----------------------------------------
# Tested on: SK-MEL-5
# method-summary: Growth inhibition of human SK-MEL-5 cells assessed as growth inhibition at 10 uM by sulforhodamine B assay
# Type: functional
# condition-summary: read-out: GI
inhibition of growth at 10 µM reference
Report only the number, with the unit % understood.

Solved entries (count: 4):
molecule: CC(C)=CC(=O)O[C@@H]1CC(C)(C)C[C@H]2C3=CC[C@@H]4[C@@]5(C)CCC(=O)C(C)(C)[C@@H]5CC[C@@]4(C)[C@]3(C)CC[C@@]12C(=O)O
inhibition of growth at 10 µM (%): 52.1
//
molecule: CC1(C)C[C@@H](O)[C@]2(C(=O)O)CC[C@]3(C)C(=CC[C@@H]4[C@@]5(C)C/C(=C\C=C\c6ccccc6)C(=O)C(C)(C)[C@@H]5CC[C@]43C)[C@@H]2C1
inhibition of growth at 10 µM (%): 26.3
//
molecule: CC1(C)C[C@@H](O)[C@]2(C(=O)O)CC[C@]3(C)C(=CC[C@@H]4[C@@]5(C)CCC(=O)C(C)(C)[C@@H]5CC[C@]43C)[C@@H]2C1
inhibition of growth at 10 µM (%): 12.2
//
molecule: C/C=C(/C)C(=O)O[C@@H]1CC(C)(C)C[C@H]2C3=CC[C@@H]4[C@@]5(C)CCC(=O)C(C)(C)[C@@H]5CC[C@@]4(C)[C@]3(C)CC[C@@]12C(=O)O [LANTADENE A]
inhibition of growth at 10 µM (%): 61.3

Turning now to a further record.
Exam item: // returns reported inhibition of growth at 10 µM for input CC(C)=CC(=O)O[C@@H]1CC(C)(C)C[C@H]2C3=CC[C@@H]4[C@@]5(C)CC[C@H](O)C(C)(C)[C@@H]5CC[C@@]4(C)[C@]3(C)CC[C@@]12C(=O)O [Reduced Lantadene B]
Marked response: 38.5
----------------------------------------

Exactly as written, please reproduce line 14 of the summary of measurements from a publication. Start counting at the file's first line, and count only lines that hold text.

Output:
molecule: CC1(C)C[C@@H](O)[C@]2(C(=O)O)CC[C@]3(C)C(=CC[C@@H]4[C@@]5(C)CCC(=O)C(C)(C)[C@@H]5CC[C@]43C)[C@@H]2C1